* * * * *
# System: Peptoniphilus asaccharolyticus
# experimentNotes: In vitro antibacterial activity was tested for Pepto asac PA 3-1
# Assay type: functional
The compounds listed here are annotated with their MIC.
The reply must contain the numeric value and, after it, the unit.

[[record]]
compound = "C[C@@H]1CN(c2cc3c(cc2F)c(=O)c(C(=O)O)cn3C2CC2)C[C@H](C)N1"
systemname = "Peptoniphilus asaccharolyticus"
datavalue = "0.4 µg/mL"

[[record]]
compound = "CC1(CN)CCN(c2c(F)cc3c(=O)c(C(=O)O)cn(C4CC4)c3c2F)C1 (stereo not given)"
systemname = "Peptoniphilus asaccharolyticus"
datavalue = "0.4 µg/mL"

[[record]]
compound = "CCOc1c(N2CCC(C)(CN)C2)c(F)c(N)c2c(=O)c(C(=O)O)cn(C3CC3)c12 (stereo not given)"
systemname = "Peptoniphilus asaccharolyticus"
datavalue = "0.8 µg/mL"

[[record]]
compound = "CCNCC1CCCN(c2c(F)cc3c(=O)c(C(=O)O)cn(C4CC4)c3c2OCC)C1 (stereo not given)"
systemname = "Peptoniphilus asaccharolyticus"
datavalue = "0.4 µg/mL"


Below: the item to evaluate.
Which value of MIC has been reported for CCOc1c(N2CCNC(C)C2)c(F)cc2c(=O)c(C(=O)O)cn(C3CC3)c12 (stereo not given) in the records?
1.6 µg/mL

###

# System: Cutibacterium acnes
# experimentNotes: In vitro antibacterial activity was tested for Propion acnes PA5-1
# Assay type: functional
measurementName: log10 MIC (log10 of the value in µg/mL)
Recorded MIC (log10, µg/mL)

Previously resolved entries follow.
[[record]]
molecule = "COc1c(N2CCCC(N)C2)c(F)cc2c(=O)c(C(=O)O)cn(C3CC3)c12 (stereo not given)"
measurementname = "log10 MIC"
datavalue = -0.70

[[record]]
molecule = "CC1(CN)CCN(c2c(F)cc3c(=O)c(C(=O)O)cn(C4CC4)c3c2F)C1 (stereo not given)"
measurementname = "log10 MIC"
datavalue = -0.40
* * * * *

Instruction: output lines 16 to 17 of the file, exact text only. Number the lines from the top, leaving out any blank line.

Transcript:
systemname = "Peptoniphilus asaccharolyticus"
datavalue = "0.8 µg/mL"